- Check for broken links: Check your website for broken links by manually reviewing your website’s navigation and content. You can also use tools such as dead link Checker or Screaming Frog to automatically scan your website for broken links.
- Redirect 404 pages: Once you’ve identified a 404 error, you can redirect the broken link to a relevant page on your website. This will ensure that users are directed to the correct page and that search engines can properly index your website’s content.
- Monitor your website regularly: Regularly monitoring your website for 404 errors can help you stay on top of any issues that may arise. Set up automated monitoring tools such as Google Webmaster Tools to notify you of any 404 errors as they occur.
- Use 301 redirects: If a page has been permanently removed or the URL has been changed, use a 301 redirect to direct users to the correct page. This will also help search engines understand that the page has been permanently moved and update the index accordingly.
- If your website is experiencing a 404 page not found issue, you may need to disable the .htaccess file.
- If disabling the .htaccess file does not fix the issue, there could be an issue with the coding or configuration of the page itself. You may want to check the code for any errors and ensure the page is correctly configured.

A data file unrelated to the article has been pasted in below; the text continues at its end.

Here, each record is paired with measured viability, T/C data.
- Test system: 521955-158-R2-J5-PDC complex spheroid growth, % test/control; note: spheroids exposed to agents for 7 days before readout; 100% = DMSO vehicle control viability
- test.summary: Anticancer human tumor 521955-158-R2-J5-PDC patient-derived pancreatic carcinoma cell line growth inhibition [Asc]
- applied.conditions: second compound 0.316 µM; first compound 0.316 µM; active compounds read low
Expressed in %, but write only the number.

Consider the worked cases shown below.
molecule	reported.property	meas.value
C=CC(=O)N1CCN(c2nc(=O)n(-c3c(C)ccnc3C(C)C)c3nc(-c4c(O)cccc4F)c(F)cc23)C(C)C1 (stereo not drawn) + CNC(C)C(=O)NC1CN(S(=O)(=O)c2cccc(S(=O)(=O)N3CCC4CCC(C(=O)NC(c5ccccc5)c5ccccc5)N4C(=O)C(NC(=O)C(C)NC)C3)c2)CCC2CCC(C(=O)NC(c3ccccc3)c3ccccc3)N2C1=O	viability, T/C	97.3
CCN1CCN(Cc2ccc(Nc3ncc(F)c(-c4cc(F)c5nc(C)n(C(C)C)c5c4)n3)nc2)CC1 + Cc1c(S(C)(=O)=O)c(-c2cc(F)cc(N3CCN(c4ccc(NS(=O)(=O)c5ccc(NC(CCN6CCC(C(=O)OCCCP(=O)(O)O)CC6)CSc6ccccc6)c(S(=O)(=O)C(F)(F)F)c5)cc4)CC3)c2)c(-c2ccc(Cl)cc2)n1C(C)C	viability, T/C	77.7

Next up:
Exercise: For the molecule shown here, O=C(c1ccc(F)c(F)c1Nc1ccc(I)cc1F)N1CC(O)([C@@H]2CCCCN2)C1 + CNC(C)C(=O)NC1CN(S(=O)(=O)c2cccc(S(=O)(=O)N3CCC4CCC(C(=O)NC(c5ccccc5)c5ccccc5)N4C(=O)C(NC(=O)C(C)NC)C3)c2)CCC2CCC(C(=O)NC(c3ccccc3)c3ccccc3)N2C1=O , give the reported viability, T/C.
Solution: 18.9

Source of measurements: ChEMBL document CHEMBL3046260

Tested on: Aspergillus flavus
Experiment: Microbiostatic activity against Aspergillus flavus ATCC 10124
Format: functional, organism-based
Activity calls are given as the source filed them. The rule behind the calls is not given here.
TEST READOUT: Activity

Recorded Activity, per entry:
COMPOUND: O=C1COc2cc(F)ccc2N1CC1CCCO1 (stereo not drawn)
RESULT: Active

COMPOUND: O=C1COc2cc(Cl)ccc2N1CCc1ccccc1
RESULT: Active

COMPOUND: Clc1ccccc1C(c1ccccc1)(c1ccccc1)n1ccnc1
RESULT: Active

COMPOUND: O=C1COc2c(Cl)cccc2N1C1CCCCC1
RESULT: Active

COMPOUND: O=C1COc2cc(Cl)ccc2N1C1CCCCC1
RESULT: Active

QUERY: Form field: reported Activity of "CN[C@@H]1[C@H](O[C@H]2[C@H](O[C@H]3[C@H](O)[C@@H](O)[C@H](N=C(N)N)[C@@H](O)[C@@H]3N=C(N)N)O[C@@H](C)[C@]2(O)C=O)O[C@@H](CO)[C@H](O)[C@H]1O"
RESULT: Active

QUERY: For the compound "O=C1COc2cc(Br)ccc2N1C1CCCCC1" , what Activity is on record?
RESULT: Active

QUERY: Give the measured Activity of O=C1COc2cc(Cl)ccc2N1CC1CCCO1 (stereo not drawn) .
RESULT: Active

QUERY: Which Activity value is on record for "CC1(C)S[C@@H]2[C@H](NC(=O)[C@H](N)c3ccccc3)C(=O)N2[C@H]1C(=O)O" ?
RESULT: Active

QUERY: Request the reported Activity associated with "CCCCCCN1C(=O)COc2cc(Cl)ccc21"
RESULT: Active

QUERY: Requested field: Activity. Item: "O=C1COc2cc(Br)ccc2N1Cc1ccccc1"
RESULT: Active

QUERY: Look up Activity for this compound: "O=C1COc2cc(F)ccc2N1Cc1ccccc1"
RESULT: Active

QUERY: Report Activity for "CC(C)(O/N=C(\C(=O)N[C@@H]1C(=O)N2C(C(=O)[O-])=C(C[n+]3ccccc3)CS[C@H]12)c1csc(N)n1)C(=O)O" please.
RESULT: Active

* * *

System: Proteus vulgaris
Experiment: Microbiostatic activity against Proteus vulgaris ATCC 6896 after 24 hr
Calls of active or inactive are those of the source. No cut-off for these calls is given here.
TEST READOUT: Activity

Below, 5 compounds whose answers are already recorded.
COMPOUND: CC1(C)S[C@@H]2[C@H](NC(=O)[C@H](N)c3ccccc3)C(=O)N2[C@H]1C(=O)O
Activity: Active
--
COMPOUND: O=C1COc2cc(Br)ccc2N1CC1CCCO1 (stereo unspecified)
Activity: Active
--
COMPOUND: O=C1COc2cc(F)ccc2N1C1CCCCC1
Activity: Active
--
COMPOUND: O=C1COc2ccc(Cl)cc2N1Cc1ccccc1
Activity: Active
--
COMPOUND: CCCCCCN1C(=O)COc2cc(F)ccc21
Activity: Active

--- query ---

- If you are using WordPress, then you want to fix page 404 error by following these steps.
Re-design your 404 page not found!
If your website has a 404 page, it’s important to make sure that it’s both visually appealing and navigational. This will help visitors feel more comfortable when they find themselves lost on your site. Here are some tips for customising your 404 page:
Use attractive visuals. Your 404 page should be visually interesting, with a design that matches your website’s branding. You can use images, illustrations, or even video to catch your visitors’ attention and draw them in.
Provide helpful links. Be sure to include links to your home page and other pages within your website. This will allow visitors to quickly get back on track. You may also want to include links to other related pages, such as popular blog posts or products.
Add a search bar. Adding a search bar to your 404 page will allow visitors to quickly search for the content they’re looking for.
Write an engaging message. Your 404 page message could be a witty way to let users know they’ve reached a page that doesn’t exist. For example, you could write something like “Oops! You’ve stumbled upon a page that doesn’t exist. Don’t worry though, just keep exploring and you’ll find what you’re looking for!” This message is friendly, humorous, and encourages the user to keep exploring your site.
Can 404 page errors negatively impact your brand?
Nowadays, 404 errors on ecommerce sites can have a huge impact as they can cause a decrease in sales and revenue. Therefore, it is important for these kinds of websites to have minimal 404 errors and be user-friendly.
Nevertheless, preventing 404 errors can be done by frequently checking for broken links, tracking website analytics and having a system in place to redirect modified or removed pages; and these will help you remedy any issues quickly.